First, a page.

Night shift workers may be at an increased risk for certain conditions, such as heart disease and type 2 diabetes, but the effects of an impaired sleep schedule can be even more devastating and immediate. A recent study conducted by researchers from Brigham and Women’s Hospital has found that people who drive home after working a night shift suffer from disruptions to their sleep-wake cycles and insufficient sleep during the night which, subsequently, results in a higher risk for drowsy driving crashes.

"Drowsy driving is a major and preventable public health hazard," said Dr. Charles A. Czeisler, chief of the Division of Sleep and Circadian Disorders at BWH, in a statement. "These findings help to explain why night shift workers have so many more motor vehicle crashes than day workers, particularly during the commute home. Night shift workers should be advised of the hazards of drowsy driving and seek alternate forms of transportation after night shift work."

Czeisler and his colleagues recruited 16 night shift workers who were asked to participate in a pair of driving sessions on a closed driving track at the Liberty Mutual Research Institute for Safety. Each participant got an average of 7.6 hours of sleep the night before the first session with no night shift work. These same participants were tested after working a night shift before the second session. Drowsiness was calculated using brief micro-sleep episodes that were measured by EEG and partial eyelid closure with slow eye movements. Driving performance was measured via near-crash events, driving sessions that were terminated due to failure to maintain control of the vehicle, and how often drivers weaved in and out of lanes.

After comparing the performance of the post-sleep drive to the post-night shift drive, researchers discovered that 37.5 percent of drivers who participated in a driving session after working a night shift were involved in a near-crash event. The majority of night shift workers also suffered from increased driver drowsiness, poor driving performance, and a higher risk for near-crashes. In fact, over one-third of post night-shift driving sessions ended when emergency braking maneuvers were required. Half of all sessions ended early after drivers lost control of the vehicle. Researchers were able to identify sleep-related impairment, on average, within the first 15 minutes of driving.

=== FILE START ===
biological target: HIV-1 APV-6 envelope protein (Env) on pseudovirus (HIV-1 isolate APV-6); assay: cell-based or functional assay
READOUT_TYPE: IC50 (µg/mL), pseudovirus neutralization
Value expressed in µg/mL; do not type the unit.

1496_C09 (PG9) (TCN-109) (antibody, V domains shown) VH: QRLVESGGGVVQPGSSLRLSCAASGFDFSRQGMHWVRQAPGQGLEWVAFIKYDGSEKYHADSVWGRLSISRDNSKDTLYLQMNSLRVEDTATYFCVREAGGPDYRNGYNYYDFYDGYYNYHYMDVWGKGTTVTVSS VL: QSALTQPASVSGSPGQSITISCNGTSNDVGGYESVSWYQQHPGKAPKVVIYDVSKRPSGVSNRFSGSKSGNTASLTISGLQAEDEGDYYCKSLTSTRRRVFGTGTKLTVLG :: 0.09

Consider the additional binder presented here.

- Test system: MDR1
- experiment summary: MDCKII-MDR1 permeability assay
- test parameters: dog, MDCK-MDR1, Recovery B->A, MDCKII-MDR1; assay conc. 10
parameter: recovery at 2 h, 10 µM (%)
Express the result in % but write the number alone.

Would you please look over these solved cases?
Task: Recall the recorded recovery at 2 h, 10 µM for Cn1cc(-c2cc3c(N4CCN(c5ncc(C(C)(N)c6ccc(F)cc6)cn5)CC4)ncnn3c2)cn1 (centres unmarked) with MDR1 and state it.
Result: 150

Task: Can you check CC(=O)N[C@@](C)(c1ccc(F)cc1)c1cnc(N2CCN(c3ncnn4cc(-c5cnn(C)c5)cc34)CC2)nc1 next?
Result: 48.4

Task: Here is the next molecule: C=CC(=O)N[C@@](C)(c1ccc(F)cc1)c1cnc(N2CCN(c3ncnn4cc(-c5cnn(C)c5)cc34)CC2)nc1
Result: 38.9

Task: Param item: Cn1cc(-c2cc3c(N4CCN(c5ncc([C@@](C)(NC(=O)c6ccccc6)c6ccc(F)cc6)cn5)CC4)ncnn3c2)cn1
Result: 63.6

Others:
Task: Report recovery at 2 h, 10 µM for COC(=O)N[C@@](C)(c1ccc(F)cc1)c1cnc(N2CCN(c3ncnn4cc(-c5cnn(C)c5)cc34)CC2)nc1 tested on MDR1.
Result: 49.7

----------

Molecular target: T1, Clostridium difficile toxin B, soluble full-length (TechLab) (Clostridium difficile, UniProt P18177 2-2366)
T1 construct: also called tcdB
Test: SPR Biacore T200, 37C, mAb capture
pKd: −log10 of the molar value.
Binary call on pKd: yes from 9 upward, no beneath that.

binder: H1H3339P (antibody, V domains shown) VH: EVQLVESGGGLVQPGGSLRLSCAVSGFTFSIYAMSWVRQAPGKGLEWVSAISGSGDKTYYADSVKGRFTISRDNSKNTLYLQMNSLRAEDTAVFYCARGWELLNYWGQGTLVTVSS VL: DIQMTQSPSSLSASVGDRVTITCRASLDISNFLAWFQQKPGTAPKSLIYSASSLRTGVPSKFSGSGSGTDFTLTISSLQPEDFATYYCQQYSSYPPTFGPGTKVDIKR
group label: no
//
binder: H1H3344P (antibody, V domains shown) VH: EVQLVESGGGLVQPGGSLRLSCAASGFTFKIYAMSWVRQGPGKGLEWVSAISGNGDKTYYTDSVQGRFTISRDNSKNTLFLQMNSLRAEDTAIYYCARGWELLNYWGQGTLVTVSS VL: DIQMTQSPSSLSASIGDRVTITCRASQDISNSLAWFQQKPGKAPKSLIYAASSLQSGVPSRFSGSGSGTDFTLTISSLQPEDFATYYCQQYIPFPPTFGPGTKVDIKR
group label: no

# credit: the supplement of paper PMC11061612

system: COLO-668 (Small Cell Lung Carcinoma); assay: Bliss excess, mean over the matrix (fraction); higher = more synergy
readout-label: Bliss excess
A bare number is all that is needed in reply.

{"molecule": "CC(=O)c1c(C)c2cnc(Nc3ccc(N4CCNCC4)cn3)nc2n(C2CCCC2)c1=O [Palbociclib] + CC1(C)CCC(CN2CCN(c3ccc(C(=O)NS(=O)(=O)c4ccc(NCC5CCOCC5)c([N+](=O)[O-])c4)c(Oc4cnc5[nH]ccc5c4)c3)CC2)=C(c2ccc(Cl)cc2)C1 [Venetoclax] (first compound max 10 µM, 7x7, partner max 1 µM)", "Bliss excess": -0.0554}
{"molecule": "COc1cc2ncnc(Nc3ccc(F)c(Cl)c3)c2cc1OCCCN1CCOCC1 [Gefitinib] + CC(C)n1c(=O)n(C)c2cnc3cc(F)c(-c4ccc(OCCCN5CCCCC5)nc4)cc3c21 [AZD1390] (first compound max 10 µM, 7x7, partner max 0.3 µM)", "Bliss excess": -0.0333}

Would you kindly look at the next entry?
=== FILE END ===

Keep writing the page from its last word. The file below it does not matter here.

"Even veteran night shift workers were vulnerable to the risks associated with drowsy driving, and exhibited reactions similar to behaviors observed in drivers with elevated blood alcohol concentrations," said Dr. Michael L. Lee, research fellow in the Division of Sleep and Circadian Disorders at BWH. "A short commute for these drivers is shown to be potentially dangerous and the longer the drive, the greater the risk. Education about drowsy driving and its potential hazards could minimize this risk by prompting shift workers to eliminate or reduce the need to drive after night shift work, and to stop driving when their performance is impaired by drowsiness."

The risks associated with shift work are nothing to write off. A similar study that tracked the health of airline employees in Finland revealed that shift work can promote an unhealthy lifestyle, including poor diet and lack of exercise. Evidence from night shift studies have shown that an irregular sleep schedule can impact a number of physical health markers, including antioxidant activity, immune system function, and changes to blood pressure.

According to the research team, over 9.5 million Americans — 15 percent of the workforce — work either overnight or rotating shifts, while around 28 percent of drivers admit to falling asleep while driving within the past year. Since night shifts are pretty much unavoidable within certain jobs and industries, it is recommended that night shift workers consider focusing their attention on markers of health they can control, like diet, exercise, and both doctor and self-exams. They should also look into controlling their sleep schedule in regard to their work schedule.

Source: Proceedings of the National Academy of Sciences. 2015.